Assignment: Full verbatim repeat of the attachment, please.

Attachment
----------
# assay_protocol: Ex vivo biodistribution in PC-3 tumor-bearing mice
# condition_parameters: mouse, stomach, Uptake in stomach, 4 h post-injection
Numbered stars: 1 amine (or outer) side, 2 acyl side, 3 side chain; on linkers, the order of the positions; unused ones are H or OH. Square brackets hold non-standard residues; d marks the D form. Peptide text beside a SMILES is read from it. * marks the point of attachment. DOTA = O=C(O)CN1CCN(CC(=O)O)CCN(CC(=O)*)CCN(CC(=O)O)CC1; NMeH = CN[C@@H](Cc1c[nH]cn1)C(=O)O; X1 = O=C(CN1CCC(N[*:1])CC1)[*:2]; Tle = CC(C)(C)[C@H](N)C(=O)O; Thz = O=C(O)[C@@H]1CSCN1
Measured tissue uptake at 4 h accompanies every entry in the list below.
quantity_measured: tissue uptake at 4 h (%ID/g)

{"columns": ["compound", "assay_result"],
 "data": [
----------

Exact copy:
# assay_protocol: Ex vivo biodistribution in PC-3 tumor-bearing mice
# condition_parameters: mouse, stomach, Uptake in stomach, 4 h post-injection
Numbered stars: 1 amine (or outer) side, 2 acyl side, 3 side chain; on linkers, the order of the positions; unused ones are H or OH. Square brackets hold non-standard residues; d marks the D form. Peptide text beside a SMILES is read from it. * marks the point of attachment. DOTA = O=C(O)CN1CCN(CC(=O)O)CCN(CC(=O)*)CCN(CC(=O)O)CC1; NMeH = CN[C@@H](Cc1c[nH]cn1)C(=O)O; X1 = O=C(CN1CCC(N[*:1])CC1)[*:2]; Tle = CC(C)(C)[C@H](N)C(=O)O; Thz = O=C(O)[C@@H]1CSCN1
Measured tissue uptake at 4 h accompanies every entry in the list below.
quantity_measured: tissue uptake at 4 h (%ID/g)

{"columns": ["compound", "assay_result"],
 "data": [